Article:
February 3, 2003

University Senate takes up
drug-testing issue


By Michael Terrazas mterraz@emory.edu

Discussion of Emory’s new pre-employment drug testing policy dominated the Jan. 28 meeting of University Senate, held in Woodruff Library’s Jones Room.

The issue arose when Cheryl Bowie, president of Employee Council, reported that her group had voted to support a resolution drafted by Carter Center employees that calls upon the University administration to suspend drug testing of prospective Emory employees “pending a full consultative review and redesign of a more effective and just policy.”

Bryan Conley, senior associate director of development at the Carter Center, spoke in defense of the resolution, which says (a) there is no documented need for the drug testing policy; (b) that it will not accomplish its stated goals of improving safety at Emory and contributing to a drug-free environment; (c) that it puts Emory “well out of standard practice” for peer institutions; (d) that the money it costs could be spent more wisely; and (e) that it “violates individuals’ rights” to privacy.

Vice President for Human Resources Alice Miller spoke in defense of the policy, giving a history of its formulation and adoption and the rationale behind it. Miller said Emory had been the only major employer in Atlanta that did not test prospective employees for drug use, making the University an “employer of choice” for drug users, she said. Testing costs from $18–$35 per individual, she said, calling it a fair price for reducing the chances that individuals with drug problems might come to Emory.

Debate over both the Carter Center/Employee Council resolution and the policy itself lasted nearly the entire Senate meeting, with numerous opinions seeming to fall on all sides of the issue. Some of the major points of contention were:

• why all staff positions are subject to testing instead of only those individuals who come into close contact with students or for whom on-the-job drug use would be especially dangerous (i.e., shuttle drivers or campus police officers). Miller said division leaders were concerned about singling out certain groups of employees, and testing for all staff positions seemed more egalitarian.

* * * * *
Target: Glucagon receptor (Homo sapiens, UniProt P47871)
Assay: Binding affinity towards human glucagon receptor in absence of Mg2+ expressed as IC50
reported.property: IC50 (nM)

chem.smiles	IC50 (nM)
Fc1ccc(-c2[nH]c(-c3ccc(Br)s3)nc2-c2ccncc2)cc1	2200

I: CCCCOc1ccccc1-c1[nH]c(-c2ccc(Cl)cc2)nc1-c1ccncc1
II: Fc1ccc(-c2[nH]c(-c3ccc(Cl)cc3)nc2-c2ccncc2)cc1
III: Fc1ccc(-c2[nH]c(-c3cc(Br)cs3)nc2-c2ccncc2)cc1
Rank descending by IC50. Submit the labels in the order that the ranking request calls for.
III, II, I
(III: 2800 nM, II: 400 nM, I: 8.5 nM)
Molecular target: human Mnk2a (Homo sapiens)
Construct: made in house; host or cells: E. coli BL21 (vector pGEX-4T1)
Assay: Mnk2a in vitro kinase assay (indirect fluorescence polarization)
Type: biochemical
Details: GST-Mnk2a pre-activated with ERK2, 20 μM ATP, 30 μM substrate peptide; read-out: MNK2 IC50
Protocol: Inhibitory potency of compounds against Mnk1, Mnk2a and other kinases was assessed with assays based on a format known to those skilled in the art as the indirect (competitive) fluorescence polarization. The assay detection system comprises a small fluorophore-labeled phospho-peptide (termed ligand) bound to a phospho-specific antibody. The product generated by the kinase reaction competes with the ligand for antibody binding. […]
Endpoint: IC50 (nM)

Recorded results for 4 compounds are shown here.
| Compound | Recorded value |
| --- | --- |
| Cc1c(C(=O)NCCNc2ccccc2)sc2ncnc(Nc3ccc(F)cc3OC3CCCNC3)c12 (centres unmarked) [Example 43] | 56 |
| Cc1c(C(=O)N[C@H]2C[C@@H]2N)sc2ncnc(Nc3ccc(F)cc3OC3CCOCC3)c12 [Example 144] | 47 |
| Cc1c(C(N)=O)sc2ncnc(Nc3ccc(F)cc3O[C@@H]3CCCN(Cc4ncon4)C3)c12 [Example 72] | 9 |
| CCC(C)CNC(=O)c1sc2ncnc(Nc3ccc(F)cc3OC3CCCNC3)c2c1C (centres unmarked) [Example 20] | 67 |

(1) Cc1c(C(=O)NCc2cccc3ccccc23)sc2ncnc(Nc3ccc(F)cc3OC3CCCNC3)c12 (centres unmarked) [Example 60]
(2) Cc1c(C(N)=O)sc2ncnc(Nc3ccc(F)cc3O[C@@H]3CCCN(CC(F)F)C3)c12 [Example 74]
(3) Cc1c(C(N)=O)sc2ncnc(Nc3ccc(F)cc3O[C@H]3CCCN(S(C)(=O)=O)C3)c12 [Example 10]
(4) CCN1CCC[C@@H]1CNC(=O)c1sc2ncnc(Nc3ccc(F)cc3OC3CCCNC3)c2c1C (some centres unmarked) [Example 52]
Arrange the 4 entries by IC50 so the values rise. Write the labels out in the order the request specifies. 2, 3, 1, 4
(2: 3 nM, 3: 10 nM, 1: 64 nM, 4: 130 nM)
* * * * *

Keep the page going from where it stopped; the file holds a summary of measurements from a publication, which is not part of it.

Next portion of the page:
• why prospective faculty members will not be tested. President Bill Chace, who reserved his comments until the meeting was nearly concluded, said faculty are and always have been afforded special privileges (such as tenure) at colleges and universities.

• whether the practice is working. Conley cited a 1993 study by the National Academy of Sciences which he said found that drug testing does not help foster a drug-free workplace. Miller said some 28 applicants out of 811 have had employment offers rescinded because of positive drug tests since the policy was implemented last March.

Ultimately, the Senate voted to postpone further discussion until its February meeting. Chace called the debate “one of the best discussions the Senate has had in a long time.”

But it was not the only order of business. To open the meeting, interim Provost Woody Hunter said the process to approve Emory’s Educational and General Budget for fiscal year 2004 has been pushed back a month in an effort to align it more with that of Emory Healthcare.

Citing the recent appointments of Michael Awkward and Yusef Komunyakaa to the English faculty, as well as certain acquisitions by Special Collections, Hunter also said that soon Emory will boast “unquestionably the largest and best collection in African American arts and letters in the world.

Don Harris, vice provost for information technology, reported that Jack Schuster, professor of education and public policy at Claremont Graduate University in Claremont, Calif., will speak on Feb. 24 about how universities are dealing with financial difficulties.

Next, Harris announced the second EduCATE (Educational Conference on Academic Technology at Emory) conference will be held March 25–26. Finally, Harris said the Information Technology Division is considering a new awards program for faculty and students to recognize collaborative computing approaches that have been integrated into coursework.

After the drug-testing debate, Chace closed the meeting by lauding the recently closed “Without Sanctuary” exhibit of lynching photographs at the Martin Luther King Jr. National Historic Site, which he said drew some 170,000 viewers over its eight-month run.

Responding to recent newspaper reports about Emory’s decision not to purchase the photograph collection from its owners, Atlantans James Allen and John Littlefield, Chace said Special Collections simply does not have the resources to purchase every collection of note, and the sellers’ asking price was too high.

“I am proud of our African American collections; they are some of the finest in the world,” Chace said. “But Emory cannot acquire everything.”

The next Senate meeting will be held Feb. 25 at 3:15 p.m. in the Jones Room.

If you have a question or concern for University Senate,e-mail President William Branch at william_branch@emoryhealthcare.org.






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